The time is the 17th Century, and the place is France where the decadent King Louis XIII (Graham Armitage) has made a deal with the ambitious Cardinal Richelieu (Christopher Logue) to make the link between Church and State even stronger. Meanwhile in the town of Loudun, the Governor has been laid to rest after expiring from the effects of the plague, something the citizens are not as exposed to as much as some of their countrymen thanks to the high walls surrounding them - this also keeps out any enemy troops, for this is a place with unfashionably liberal views on religion and politics...
Which naturally spell its doom when the town's leaders' hopes for peace and tolerance are put under dire threat by that marriage of Church and State we see organised at the beginning. This was one of the most controversial films of the nineteen-seventies, and remains a contentious work to this day as it took what its writer and director Ken Russell admitted was his only truly political work and brought it to the screen as part full-blooded horror movie and part scream of rage at the horrendous injustice of the events we see played out before us, events a title card tells us at the beginning were all too genuine.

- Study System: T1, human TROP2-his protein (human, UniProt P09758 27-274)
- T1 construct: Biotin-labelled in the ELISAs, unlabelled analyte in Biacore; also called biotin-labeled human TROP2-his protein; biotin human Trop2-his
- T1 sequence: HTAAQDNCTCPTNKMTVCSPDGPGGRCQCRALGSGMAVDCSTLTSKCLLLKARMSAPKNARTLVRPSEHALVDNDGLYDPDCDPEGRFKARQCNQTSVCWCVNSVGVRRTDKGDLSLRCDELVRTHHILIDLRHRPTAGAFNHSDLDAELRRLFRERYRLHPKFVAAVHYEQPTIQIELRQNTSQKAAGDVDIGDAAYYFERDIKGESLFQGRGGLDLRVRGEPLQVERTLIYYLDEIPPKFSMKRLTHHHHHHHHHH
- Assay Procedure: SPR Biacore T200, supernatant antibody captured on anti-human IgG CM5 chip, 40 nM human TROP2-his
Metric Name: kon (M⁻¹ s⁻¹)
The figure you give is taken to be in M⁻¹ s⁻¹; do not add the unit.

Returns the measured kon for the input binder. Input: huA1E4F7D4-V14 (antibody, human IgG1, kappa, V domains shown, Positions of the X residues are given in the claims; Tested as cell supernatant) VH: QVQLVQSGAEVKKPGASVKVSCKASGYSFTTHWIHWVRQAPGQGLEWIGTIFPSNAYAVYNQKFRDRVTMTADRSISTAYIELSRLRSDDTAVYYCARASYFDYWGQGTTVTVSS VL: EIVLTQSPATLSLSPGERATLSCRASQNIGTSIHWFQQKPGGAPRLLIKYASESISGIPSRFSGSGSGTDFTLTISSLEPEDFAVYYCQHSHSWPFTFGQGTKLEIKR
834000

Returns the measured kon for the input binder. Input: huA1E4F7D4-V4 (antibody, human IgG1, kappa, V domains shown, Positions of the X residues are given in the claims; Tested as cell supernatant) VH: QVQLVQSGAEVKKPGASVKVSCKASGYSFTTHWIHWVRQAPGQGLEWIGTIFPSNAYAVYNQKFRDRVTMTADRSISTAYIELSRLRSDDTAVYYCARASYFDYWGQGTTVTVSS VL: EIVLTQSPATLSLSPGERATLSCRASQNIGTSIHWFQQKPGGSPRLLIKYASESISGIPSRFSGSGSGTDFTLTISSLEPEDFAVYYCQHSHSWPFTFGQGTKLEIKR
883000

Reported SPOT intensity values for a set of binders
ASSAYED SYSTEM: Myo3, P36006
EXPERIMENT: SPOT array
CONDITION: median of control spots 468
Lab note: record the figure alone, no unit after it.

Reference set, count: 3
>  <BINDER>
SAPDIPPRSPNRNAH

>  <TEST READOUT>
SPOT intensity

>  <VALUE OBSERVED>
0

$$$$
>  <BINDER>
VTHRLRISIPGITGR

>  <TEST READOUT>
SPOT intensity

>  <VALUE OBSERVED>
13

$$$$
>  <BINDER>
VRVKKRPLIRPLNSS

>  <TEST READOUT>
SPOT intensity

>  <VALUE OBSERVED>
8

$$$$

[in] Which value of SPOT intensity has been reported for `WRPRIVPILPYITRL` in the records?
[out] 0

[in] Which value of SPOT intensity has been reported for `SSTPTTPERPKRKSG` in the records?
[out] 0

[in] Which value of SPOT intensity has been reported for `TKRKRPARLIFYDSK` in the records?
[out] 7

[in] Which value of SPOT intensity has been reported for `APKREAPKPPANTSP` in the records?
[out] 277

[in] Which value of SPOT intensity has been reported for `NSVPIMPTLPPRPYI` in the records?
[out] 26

Understandably this roar against religion and its corrupting influence, used as a weapon to keep the citizens in line or else face dire consequences, drew outrage from those who felt they were being misrepresented, yet Russell not only had two respected literary texts to draw from, but he had history on his side into the bargain. Rendering this an even more convincing picture of how the public are victims of misdirection by the conniving and power hungry were a clutch of excellent performances from one and all, with Oliver Reed at his career best as the much-maligned Urbain Grandier, the priest who sees what is happening around the town he had pledged to protect, and knows he must do his utmost to prevent its fall.